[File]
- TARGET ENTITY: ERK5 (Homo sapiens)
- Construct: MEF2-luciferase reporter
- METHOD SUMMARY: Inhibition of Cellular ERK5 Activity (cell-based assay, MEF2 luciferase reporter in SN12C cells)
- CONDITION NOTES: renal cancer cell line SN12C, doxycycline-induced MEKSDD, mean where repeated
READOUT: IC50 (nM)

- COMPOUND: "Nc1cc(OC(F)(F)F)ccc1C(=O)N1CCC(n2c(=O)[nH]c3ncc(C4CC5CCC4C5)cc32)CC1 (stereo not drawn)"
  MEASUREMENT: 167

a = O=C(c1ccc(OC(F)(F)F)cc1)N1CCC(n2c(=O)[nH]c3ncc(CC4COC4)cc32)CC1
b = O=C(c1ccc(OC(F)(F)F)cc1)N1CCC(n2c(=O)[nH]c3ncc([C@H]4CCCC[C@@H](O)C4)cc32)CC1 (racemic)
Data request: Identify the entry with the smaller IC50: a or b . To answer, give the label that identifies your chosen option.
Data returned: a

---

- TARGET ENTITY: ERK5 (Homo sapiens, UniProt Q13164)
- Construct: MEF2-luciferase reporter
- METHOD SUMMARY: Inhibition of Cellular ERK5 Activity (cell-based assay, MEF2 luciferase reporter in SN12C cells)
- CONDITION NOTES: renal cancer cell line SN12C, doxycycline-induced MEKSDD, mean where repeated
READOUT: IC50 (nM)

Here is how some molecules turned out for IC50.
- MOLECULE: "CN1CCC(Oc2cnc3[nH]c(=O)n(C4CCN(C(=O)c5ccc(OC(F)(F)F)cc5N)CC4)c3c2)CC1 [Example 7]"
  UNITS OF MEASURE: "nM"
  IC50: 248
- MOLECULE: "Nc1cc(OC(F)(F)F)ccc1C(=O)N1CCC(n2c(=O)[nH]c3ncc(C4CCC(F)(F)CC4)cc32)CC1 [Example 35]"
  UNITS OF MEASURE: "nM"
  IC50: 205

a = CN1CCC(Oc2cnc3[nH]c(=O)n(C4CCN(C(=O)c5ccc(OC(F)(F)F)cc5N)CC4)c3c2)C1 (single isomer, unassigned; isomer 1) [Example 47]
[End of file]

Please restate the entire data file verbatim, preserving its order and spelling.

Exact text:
- TARGET ENTITY: ERK5 (Homo sapiens)
- Construct: MEF2-luciferase reporter
- METHOD SUMMARY: Inhibition of Cellular ERK5 Activity (cell-based assay, MEF2 luciferase reporter in SN12C cells)
- CONDITION NOTES: renal cancer cell line SN12C, doxycycline-induced MEKSDD, mean where repeated
READOUT: IC50 (nM)

- COMPOUND: "Nc1cc(OC(F)(F)F)ccc1C(=O)N1CCC(n2c(=O)[nH]c3ncc(C4CC5CCC4C5)cc32)CC1 (stereo not drawn)"
  MEASUREMENT: 167

a = O=C(c1ccc(OC(F)(F)F)cc1)N1CCC(n2c(=O)[nH]c3ncc(CC4COC4)cc32)CC1
b = O=C(c1ccc(OC(F)(F)F)cc1)N1CCC(n2c(=O)[nH]c3ncc([C@H]4CCCC[C@@H](O)C4)cc32)CC1 (racemic)
Data request: Identify the entry with the smaller IC50: a or b . To answer, give the label that identifies your chosen option.
Data returned: a

---

- TARGET ENTITY: ERK5 (Homo sapiens, UniProt Q13164)
- Construct: MEF2-luciferase reporter
- METHOD SUMMARY: Inhibition of Cellular ERK5 Activity (cell-based assay, MEF2 luciferase reporter in SN12C cells)
- CONDITION NOTES: renal cancer cell line SN12C, doxycycline-induced MEKSDD, mean where repeated
READOUT: IC50 (nM)

Here is how some molecules turned out for IC50.
- MOLECULE: "CN1CCC(Oc2cnc3[nH]c(=O)n(C4CCN(C(=O)c5ccc(OC(F)(F)F)cc5N)CC4)c3c2)CC1 [Example 7]"
  UNITS OF MEASURE: "nM"
  IC50: 248
- MOLECULE: "Nc1cc(OC(F)(F)F)ccc1C(=O)N1CCC(n2c(=O)[nH]c3ncc(C4CCC(F)(F)CC4)cc32)CC1 [Example 35]"
  UNITS OF MEASURE: "nM"
  IC50: 205

a = CN1CCC(Oc2cnc3[nH]c(=O)n(C4CCN(C(=O)c5ccc(OC(F)(F)F)cc5N)CC4)c3c2)C1 (single isomer, unassigned; isomer 1) [Example 47]